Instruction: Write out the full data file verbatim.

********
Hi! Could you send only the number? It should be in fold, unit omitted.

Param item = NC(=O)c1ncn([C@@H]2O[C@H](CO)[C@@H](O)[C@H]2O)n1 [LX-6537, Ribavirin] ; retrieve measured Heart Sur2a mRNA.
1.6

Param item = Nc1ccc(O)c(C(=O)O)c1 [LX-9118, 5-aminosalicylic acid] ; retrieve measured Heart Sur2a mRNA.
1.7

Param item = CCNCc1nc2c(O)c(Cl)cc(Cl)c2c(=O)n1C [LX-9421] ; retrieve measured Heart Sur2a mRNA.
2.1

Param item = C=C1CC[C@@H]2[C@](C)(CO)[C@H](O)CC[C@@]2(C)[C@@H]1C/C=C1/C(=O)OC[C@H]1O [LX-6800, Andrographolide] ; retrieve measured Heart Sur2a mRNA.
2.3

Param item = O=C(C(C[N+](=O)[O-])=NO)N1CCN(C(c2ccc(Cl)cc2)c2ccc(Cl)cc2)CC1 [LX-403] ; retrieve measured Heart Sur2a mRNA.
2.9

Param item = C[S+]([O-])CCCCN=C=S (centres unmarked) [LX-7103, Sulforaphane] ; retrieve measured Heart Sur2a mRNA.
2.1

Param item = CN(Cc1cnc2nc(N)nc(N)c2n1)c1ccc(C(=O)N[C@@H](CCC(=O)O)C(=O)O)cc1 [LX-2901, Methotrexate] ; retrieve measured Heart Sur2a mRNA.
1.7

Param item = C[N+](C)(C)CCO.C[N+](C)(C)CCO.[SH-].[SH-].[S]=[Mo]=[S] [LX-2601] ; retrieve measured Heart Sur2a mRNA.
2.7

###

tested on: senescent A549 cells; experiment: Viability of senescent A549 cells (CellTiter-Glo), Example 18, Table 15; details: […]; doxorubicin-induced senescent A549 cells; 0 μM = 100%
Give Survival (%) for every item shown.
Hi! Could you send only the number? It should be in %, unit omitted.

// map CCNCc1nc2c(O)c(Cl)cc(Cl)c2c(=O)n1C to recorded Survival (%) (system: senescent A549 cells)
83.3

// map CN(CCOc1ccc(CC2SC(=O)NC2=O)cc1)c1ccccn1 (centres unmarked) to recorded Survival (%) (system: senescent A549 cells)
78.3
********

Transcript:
Hi! Could you send only the number? It should be in fold, unit omitted.

Param item = NC(=O)c1ncn([C@@H]2O[C@H](CO)[C@@H](O)[C@H]2O)n1 [LX-6537, Ribavirin] ; retrieve measured Heart Sur2a mRNA.
1.6

Param item = Nc1ccc(O)c(C(=O)O)c1 [LX-9118, 5-aminosalicylic acid] ; retrieve measured Heart Sur2a mRNA.
1.7

Param item = CCNCc1nc2c(O)c(Cl)cc(Cl)c2c(=O)n1C [LX-9421] ; retrieve measured Heart Sur2a mRNA.
2.1

Param item = C=C1CC[C@@H]2[C@](C)(CO)[C@H](O)CC[C@@]2(C)[C@@H]1C/C=C1/C(=O)OC[C@H]1O [LX-6800, Andrographolide] ; retrieve measured Heart Sur2a mRNA.
2.3

Param item = O=C(C(C[N+](=O)[O-])=NO)N1CCN(C(c2ccc(Cl)cc2)c2ccc(Cl)cc2)CC1 [LX-403] ; retrieve measured Heart Sur2a mRNA.
2.9

Param item = C[S+]([O-])CCCCN=C=S (centres unmarked) [LX-7103, Sulforaphane] ; retrieve measured Heart Sur2a mRNA.
2.1

Param item = CN(Cc1cnc2nc(N)nc(N)c2n1)c1ccc(C(=O)N[C@@H](CCC(=O)O)C(=O)O)cc1 [LX-2901, Methotrexate] ; retrieve measured Heart Sur2a mRNA.
1.7

Param item = C[N+](C)(C)CCO.C[N+](C)(C)CCO.[SH-].[SH-].[S]=[Mo]=[S] [LX-2601] ; retrieve measured Heart Sur2a mRNA.
2.7

###

tested on: senescent A549 cells; experiment: Viability of senescent A549 cells (CellTiter-Glo), Example 18, Table 15; details: […]; doxorubicin-induced senescent A549 cells; 0 μM = 100%
Give Survival (%) for every item shown.
Hi! Could you send only the number? It should be in %, unit omitted.

// map CCNCc1nc2c(O)c(Cl)cc(Cl)c2c(=O)n1C to recorded Survival (%) (system: senescent A549 cells)
83.3

// map CN(CCOc1ccc(CC2SC(=O)NC2=O)cc1)c1ccccn1 (centres unmarked) to recorded Survival (%) (system: senescent A549 cells)
78.3